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Tuesday, May 5, 2009

Ocean Acidification Study

Good news for us scuba divers, the UK government has launched an ambitious £11m five-year study into the impacts of ocean acidification.

Researchers are growing concerned that seas are absorbing CO2 at unprecedented rates and risking upsetting the delicate balance for life in the oceans.

The issue is now considered one of the major environmental issues of this century.

The study, co-funded by the Department for Environment, Food and Rural Affairs (Defra) and the Natural Environment Research Council (Nerc), will also examine the implications for people and the economy.

In a statement, Nerc said: “The associated increases in ocean acidity over coming decades are likely to be at a rate and on a scale unprecedented in at least the last 20 million years.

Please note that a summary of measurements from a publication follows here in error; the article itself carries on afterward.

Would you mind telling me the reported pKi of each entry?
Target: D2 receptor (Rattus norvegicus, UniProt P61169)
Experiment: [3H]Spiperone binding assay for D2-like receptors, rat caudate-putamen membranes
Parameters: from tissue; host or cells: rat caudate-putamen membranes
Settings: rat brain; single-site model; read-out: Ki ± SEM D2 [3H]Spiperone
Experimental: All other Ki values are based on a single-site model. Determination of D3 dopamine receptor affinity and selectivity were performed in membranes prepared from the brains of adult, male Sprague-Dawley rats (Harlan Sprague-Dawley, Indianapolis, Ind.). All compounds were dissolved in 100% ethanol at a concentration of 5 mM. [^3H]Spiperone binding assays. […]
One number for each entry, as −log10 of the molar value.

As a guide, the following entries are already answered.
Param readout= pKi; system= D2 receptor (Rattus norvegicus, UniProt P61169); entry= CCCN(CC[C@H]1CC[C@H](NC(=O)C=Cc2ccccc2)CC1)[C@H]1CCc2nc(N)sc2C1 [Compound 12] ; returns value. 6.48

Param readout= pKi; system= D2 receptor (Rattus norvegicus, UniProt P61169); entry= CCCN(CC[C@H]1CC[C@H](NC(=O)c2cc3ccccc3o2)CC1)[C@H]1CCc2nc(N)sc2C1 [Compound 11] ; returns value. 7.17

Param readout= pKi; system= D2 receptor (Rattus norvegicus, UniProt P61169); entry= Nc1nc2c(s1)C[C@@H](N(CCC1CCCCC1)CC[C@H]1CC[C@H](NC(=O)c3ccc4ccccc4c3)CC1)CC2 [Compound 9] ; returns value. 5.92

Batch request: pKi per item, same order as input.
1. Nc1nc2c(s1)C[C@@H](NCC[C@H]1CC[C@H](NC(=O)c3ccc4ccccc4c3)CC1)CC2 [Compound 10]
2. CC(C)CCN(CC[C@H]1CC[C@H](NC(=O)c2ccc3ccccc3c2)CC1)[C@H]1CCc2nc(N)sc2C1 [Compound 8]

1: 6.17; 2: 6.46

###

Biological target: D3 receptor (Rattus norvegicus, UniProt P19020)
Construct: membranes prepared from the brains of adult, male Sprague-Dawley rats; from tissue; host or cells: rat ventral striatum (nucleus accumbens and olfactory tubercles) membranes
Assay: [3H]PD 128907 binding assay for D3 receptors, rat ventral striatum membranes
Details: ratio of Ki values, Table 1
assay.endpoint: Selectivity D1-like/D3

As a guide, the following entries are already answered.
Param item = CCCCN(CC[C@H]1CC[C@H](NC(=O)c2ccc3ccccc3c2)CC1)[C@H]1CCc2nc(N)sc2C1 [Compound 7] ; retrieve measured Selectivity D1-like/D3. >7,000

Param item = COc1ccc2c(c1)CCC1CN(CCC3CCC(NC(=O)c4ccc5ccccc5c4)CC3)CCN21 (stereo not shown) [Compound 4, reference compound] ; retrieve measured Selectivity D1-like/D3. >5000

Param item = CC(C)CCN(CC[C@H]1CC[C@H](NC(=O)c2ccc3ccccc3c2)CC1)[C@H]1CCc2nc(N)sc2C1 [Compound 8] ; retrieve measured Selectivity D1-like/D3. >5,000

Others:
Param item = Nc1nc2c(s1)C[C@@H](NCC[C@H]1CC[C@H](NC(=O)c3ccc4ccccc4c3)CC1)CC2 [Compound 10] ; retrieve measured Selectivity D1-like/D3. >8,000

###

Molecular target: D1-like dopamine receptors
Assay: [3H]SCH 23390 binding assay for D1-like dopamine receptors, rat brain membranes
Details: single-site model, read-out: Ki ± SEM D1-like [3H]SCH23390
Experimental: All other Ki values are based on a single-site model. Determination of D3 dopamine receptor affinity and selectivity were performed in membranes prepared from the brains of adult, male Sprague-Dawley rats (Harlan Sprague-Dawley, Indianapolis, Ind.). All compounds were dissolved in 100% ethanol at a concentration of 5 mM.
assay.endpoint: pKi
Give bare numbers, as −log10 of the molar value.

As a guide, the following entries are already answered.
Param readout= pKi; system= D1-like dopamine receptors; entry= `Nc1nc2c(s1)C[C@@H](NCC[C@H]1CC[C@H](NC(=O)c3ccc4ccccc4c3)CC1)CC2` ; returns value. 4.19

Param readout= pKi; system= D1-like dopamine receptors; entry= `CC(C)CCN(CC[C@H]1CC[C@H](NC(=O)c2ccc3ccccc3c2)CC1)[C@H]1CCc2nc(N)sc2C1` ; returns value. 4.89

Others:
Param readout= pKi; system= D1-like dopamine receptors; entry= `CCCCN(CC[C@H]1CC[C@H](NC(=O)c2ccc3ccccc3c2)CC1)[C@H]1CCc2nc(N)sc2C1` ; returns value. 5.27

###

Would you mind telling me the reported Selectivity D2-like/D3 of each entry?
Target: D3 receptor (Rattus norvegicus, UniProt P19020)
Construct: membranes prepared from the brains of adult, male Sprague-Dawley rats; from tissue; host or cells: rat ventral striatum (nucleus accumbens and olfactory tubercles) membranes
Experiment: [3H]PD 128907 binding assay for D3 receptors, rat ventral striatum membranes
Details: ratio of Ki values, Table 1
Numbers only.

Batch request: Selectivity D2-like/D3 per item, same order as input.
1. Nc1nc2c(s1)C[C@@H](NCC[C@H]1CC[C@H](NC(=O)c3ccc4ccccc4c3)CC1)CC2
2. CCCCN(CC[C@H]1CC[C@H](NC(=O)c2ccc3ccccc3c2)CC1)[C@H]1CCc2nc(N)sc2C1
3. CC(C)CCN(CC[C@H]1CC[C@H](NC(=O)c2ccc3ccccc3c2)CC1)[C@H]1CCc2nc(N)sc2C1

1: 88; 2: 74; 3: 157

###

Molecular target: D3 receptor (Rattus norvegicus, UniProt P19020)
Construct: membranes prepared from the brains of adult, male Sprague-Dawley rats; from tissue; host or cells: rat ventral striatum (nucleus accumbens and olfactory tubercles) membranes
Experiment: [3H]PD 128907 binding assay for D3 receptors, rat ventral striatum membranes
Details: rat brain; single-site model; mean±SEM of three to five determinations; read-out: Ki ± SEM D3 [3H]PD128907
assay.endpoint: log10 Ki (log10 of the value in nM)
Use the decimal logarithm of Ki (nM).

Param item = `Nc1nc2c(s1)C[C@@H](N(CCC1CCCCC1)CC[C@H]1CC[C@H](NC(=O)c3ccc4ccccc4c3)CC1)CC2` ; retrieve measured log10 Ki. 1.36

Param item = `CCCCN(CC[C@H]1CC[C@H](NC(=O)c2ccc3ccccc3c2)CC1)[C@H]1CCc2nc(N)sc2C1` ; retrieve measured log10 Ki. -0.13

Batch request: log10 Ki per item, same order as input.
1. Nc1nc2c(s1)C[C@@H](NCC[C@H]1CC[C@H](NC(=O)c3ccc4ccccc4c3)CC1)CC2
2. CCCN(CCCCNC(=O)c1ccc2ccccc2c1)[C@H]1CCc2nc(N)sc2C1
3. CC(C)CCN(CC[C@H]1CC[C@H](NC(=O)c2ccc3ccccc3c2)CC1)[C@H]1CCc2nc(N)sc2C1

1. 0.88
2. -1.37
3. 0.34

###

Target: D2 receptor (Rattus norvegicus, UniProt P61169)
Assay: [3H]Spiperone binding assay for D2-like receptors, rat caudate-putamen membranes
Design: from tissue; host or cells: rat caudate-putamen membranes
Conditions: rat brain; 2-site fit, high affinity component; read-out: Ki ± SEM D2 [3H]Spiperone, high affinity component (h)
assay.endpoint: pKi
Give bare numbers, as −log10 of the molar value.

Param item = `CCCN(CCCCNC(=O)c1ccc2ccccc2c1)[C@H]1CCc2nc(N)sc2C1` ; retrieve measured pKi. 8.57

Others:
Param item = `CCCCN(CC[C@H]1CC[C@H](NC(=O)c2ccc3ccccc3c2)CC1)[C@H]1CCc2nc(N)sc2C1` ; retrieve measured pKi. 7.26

"Under such conditions, organisms creating aragonite skeletons face serious challenges.”

The study will focus on the Atlantic, Antarctic and Arctic oceans and assess how marine ecosystems are affected.

It is thought as much as half of all CO2 released by burning fossil fuels over the past 200 years has been absorbed by world’s oceans.

This has lowered the pH value of seawater and researchers fear it could result in a massive extinction of life in the seas.

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